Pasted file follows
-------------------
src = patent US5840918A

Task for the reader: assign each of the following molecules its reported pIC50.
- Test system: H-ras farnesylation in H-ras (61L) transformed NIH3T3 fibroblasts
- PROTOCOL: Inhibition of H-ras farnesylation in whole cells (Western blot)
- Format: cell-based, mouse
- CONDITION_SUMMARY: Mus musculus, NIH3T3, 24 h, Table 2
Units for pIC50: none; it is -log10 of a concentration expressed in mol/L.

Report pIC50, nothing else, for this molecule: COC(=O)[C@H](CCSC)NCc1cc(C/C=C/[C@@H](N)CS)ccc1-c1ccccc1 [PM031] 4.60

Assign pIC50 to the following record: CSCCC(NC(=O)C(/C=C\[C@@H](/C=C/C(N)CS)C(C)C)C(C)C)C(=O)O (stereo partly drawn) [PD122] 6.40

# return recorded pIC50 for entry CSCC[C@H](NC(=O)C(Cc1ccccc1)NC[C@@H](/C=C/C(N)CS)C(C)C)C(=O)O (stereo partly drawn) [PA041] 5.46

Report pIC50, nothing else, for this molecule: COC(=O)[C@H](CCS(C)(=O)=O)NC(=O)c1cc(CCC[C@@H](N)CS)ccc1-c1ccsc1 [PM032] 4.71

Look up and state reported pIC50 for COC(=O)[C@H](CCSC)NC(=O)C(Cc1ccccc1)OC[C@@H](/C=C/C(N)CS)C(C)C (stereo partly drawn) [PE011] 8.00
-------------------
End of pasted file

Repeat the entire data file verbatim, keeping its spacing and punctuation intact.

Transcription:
src = patent US5840918A

Task for the reader: assign each of the following molecules its reported pIC50.
- Test system: H-ras farnesylation in H-ras (61L) transformed NIH3T3 fibroblasts
- PROTOCOL: Inhibition of H-ras farnesylation in whole cells (Western blot)
- Format: cell-based, mouse
- CONDITION_SUMMARY: Mus musculus, NIH3T3, 24 h, Table 2
Units for pIC50: none; it is -log10 of a concentration expressed in mol/L.

Report pIC50, nothing else, for this molecule: COC(=O)[C@H](CCSC)NCc1cc(C/C=C/[C@@H](N)CS)ccc1-c1ccccc1 [PM031] 4.60

Assign pIC50 to the following record: CSCCC(NC(=O)C(/C=C\[C@@H](/C=C/C(N)CS)C(C)C)C(C)C)C(=O)O (stereo partly drawn) [PD122] 6.40

# return recorded pIC50 for entry CSCC[C@H](NC(=O)C(Cc1ccccc1)NC[C@@H](/C=C/C(N)CS)C(C)C)C(=O)O (stereo partly drawn) [PA041] 5.46

Report pIC50, nothing else, for this molecule: COC(=O)[C@H](CCS(C)(=O)=O)NC(=O)c1cc(CCC[C@@H](N)CS)ccc1-c1ccsc1 [PM032] 4.71

Look up and state reported pIC50 for COC(=O)[C@H](CCSC)NC(=O)C(Cc1ccccc1)OC[C@@H](/C=C/C(N)CS)C(C)C (stereo partly drawn) [PE011] 8.00